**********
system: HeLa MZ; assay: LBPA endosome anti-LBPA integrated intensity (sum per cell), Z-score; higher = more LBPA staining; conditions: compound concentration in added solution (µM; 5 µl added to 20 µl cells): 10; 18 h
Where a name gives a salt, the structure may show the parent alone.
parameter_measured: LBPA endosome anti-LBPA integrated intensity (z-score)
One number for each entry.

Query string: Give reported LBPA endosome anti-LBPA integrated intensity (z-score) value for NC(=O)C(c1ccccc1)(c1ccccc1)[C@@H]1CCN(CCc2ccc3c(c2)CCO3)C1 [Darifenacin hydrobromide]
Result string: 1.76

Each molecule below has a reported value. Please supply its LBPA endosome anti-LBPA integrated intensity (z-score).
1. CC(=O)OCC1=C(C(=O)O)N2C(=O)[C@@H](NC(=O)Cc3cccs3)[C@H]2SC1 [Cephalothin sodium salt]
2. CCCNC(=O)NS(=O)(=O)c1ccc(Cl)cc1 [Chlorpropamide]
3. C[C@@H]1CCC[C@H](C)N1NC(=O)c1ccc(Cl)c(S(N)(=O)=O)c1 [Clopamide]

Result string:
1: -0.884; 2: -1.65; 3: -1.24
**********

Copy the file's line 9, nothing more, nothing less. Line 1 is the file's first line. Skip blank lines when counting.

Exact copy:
2. CCCNC(=O)NS(=O)(=O)c1ccc(Cl)cc1 [Chlorpropamide]